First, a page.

Judith St. George was an author who wrote about American history. She celebrated history in almost all of the 40 books she wrote. Subjects ranged from the Revolutionary War to Native Americans to feminists. Ms. St. George was 84.
Shirley Hughes, the popular and prolific author of Dogger and the Alfie series, has won the inaugural Lifetime Achievement Award from Book Trust. She was presented with the award as part of Children’s Book Week.
From the Telegraph article:
Her characters are imprinted on the memories of two or three generations, a recognition of their enduring charm. Shirley continues to innovate and create, providing young children with a love of reading that we know will give them a great start in life.
We often hear about ‘national treasures’, but Shirley Hughes is up there with the best.
GalleyCat has the news that Jacqueline Woodson has been named the new Young People’s Poet Laureate by the Poetry Foundation. She began her two-year tenure at the beginning of June.
The Poetry Foundation has a great interview with Woodson that focuses on poetry and Woodson’s work. And of course Woodson answers in poetic fashion:
I would love for everyone to listen to the poetry inside of them. I would love for everyone to believe that they have a poem to write, say, sing, rap, dance—and then execute that poem. I’m thinking about collaborations across race and class and gender. I’m thinking about old poets and young poets sharing stages. I’m thinking about young poets getting published and about young people discussing Ferguson and Guantanamo Bay and high-stakes testing and helicopter parenting and housing and health care—my lists go on and on—through poetry. I’m thinking about giving voices to and back to young silenced people.
Marcia Brown, three-time winner of the Caldecott Medal, has died at age 96. She won her Caldecotts over the course of decades:
- Cinderella, or the Little Glass Slipper in 1955
- Once a Mouse in 1962
- Shadow in 1983
She is one of only two illustrators to have won three Caldecott Medals, the other being David Wiesner. She also illustrated six Caldecott Honor Books!
I am honored to be part of the Morris Blog Tour and to get to interview Morris finalist, E. K. Johnston, the author of one of my favorite books of 2014, The Story of Owen. The Morris YA Debut Award celebrates new voices in teen literature each year. The 2015 winner will be announced next week at the ALA Midwinter Youth Media Awards ceremony.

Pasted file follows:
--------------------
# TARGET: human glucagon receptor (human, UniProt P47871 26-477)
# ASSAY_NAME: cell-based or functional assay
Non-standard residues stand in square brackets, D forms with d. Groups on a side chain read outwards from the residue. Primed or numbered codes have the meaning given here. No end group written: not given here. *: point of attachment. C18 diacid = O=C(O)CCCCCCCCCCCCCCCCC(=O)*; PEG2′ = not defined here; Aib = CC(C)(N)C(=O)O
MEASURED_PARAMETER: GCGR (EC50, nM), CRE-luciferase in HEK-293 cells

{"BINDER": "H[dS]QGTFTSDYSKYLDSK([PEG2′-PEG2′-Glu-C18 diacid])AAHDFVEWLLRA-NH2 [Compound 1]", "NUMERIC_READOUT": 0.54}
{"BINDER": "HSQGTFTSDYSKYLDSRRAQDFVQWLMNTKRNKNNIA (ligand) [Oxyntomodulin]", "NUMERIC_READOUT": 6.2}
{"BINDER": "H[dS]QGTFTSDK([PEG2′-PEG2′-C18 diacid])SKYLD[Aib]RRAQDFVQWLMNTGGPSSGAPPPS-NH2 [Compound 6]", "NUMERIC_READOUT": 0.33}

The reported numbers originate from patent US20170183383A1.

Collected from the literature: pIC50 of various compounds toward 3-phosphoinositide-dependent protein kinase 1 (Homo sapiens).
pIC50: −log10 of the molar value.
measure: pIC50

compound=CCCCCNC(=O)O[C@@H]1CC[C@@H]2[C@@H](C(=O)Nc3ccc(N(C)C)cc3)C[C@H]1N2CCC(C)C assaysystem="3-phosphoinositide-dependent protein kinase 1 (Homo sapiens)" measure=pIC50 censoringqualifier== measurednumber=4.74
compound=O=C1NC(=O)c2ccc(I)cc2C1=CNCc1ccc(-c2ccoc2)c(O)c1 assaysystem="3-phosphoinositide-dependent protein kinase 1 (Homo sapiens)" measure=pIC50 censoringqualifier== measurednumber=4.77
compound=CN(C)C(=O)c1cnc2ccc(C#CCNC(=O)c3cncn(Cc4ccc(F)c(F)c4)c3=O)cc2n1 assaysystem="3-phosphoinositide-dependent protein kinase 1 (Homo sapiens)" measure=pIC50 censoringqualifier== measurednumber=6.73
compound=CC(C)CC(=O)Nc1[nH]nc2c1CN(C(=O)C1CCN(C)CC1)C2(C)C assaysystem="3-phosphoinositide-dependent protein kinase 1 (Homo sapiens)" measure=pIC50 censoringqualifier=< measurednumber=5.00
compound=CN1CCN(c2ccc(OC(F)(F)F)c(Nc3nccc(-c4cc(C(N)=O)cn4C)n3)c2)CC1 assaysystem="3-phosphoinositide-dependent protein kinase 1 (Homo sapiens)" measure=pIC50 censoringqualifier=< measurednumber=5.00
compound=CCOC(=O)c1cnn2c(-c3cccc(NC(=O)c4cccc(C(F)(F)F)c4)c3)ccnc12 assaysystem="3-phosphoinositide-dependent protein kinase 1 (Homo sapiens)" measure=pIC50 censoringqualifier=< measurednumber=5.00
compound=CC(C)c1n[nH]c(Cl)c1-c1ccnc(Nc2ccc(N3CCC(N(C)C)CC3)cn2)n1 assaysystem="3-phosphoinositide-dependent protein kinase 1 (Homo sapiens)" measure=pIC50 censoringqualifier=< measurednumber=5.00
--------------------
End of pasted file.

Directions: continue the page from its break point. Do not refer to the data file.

The Story of Owen is entirely unique. Right from the beginning you know that the book is something special. Tell us about how you came to combine modern-day Canada and dragons.
E. K.: The Story of Owen started with a picture I had in my head of a dragon slayer standing on the Burlington Skyway, fighting a dragon while people on the bridge ran away/filmed her on their iPhones. So it’s been Canada + modern day + dragons right from the beginning. I wanted to set a book in my own country, and I thought that dragons would be fun, and then it got out of control very quickly, as these things do.
Another aspect of The Story of Owen that wowed me was that you edited the world’s history to include dragons too, reweaving it so that it supported the story you were telling. Your world building is deep and extraordinary. Tell us about your world building process.
E. K.: My world building process was actually pretty straightforward in this case. I did it in one of two ways. The least frequent method was to take a story about a dragon and make it into Actual History (as I did with St. George, for example). The most common method I used (also the most fun), was to break every piece of world building I had into four parts, and make sure the dragon was the last quarter. Thus:
- Queen Victoria selected Ottawa as Canada’s capital because it was far away from the American border.
- Queen Victoria selected Ottawa as Canada’s capital because it was far away from the American border and also a safe distance from a Hatching ground.
You’d might be surprised at how easy it was to put together. Also, it was super fun. I think it paid off the most with Lester B. Pearson, who my editor thought I had made up whole cloth until two days before my release date when I had to tell him that Lester B. Pearson was an actual person (and Prime Minister of Canada, WWI Ace, WWII “courier”, semi-pro hockey and baseball player, Nobel Prize Peace Winner, helped to found NATO and the UN, etc).
You write fight scenes so brilliantly, letting the readers see the physicality of the fight and the beauty of the skill it requires. Where did you learn so much about fighting dragons and battle in general?
E. K.: I learned it in high school, actually. From the real life version of Mr. Huffman, who had us do Offence/Defence Friday in his class. We never did the Panama Canal Crisis, but we did do a lot of castles, and look at a lot of battle plans from WWII. I was already quite interested in the ideas and concepts thanks to a lifelong love of fantasy novels, and then in university I studied archaeology, which is also a lot of fortification systems and weaponry and whatnot. Maps and movies filled in the gaps, so I guess it’s been a sort of accumulation since I was four, and my father read me The Hobbit.